7. Burp Cloths/Cloths to wipe rogue milk: I’ve always found Square cloth nappies to be particularly useful for keeping bub and me dry while feeding or pumping. There may be times when bubs unlatches or spits up after feeding, so it’s always good to have handy. When expressing, it’s helpful to have to dry yourself and the pump off.

8. A helpful friend or professional: We all need encouragement and a little help, so don’t be afraid to ask someone who knows what they’re talking about if you have questions or need help with anything breastfeeding related (or baby related for that matter). Helpful places to look for professionals or information would be The Australian Breastfeeding Association, La Leche League, your child & family health nurse, lactation consultant, or see your healthcare professional for a referral. And helpful tip when asking for help, always be sure to speak up for yourself and your baby if you feel something isn’t going right and advocate for yourself and baby. Seek a second opinion if necessary.

Optional Extras which some people find useful can also include: A Breastfeeding pillow (like the Boppy), a comfortable chair, a Breastfeeding cover for public places, nursing bras, and nursing clothes. I do can with or without these depending on where I am going or feeding. I’ve learned to roll with it (and without at times).

A good silicone breast pump: For when you have clogged ducts, or want to save milk similarly to the breast shells. The Haakaa silicone pump is a well known and trusted brand, along with the Mumasil or Made to Milk brands (which can be purchased at Bubsessed).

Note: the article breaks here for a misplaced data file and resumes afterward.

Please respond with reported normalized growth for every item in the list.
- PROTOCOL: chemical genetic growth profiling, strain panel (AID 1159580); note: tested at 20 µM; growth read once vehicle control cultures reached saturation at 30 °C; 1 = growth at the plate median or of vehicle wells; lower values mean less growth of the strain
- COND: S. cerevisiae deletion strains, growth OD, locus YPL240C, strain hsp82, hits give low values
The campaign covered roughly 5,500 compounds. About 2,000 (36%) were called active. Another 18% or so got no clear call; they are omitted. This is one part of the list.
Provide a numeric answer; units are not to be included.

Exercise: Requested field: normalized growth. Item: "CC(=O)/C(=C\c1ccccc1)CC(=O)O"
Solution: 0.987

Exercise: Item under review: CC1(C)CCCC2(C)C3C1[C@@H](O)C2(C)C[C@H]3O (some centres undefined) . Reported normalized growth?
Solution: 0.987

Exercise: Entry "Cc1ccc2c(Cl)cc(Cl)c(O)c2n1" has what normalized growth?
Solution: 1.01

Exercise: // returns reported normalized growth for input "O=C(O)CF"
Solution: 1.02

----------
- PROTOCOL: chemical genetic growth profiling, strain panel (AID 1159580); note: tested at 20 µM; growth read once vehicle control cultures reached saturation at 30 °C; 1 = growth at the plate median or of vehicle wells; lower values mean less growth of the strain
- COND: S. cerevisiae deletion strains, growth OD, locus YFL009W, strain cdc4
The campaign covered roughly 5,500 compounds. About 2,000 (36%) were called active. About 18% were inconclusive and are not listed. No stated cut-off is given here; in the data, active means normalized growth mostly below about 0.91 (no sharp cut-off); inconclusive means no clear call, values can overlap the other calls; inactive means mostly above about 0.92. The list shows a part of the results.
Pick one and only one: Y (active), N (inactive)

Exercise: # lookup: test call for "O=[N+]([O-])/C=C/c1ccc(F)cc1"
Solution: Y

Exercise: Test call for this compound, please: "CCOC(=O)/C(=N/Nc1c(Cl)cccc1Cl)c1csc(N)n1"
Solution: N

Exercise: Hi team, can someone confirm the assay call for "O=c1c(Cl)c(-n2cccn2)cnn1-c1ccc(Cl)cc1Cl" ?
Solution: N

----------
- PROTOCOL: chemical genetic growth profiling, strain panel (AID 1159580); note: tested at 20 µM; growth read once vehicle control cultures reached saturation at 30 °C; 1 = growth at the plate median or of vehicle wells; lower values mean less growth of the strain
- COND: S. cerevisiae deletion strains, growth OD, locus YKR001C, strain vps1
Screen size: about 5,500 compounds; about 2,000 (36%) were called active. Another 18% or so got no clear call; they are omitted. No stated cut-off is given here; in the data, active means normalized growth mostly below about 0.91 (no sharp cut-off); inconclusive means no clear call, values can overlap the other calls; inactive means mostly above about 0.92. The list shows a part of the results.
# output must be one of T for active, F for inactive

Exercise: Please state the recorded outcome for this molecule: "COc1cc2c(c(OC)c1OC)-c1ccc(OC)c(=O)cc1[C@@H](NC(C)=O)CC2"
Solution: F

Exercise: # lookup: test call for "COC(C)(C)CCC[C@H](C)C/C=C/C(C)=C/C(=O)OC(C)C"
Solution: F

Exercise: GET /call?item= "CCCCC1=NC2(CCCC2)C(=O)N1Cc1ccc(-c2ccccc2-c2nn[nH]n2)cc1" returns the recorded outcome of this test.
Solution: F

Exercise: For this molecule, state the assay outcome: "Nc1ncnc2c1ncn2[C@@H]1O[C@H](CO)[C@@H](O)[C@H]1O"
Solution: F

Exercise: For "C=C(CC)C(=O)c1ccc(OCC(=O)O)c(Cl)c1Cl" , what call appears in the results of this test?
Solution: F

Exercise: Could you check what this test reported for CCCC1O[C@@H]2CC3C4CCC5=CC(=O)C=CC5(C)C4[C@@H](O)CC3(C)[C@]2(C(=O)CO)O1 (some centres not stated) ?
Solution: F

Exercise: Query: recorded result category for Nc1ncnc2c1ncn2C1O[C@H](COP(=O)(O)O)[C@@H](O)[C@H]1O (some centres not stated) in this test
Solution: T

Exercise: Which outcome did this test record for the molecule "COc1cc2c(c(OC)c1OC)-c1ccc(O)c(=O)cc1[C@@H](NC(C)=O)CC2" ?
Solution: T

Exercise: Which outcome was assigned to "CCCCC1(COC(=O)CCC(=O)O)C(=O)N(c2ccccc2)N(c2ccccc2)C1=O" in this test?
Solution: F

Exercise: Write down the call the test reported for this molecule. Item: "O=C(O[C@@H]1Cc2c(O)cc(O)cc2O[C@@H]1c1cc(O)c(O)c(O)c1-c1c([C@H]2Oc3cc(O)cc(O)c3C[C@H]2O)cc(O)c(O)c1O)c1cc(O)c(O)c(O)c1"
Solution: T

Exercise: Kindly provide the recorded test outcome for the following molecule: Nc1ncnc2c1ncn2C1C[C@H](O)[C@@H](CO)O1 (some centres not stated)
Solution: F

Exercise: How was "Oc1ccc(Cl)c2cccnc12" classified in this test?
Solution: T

Lansinoh Therapearl Breast Therapy Discs: for warming or cooking for relief. Use it warm when you need to encourage milk and during pumping (use it with a pump!) or when you have clogged ducts to help relieve them, or cool when they are just sore and aching. (The Mumasil or BodyIce range also have warm and cool packs available, too)

If you plan to express or bottle feed breastmilk (or even formula) these come in handy, too!

1. A breast pump: There are a few different kinds and each have their perks. Manual pumps are less expensive, but require more work on your part. Some can be tiring or even painful to use. It’s also essential to make sure the breast shield for your particular pump fits, and to get a better suited one should it not. Here you can find a ruler to print out to help you figure a breast shield size, or here you can chat to someone and send through photos to better understand if your shield is the proper size. 

Of the brands I’ve tried, Pigeon makes a decent manual pump which is easy to use for my weak wrists and still effective at expressing. Electric pumps come in single and double options. Singles are usually cheaper than doubles, but will take twice as long if you need to Express from both sides. A double will tend to be more expensive, however less time intensive. There are also two classes of systems, open and closed, and the closed systems are supposed to be more hygienic, because they prevent milk from spreading into the tubing.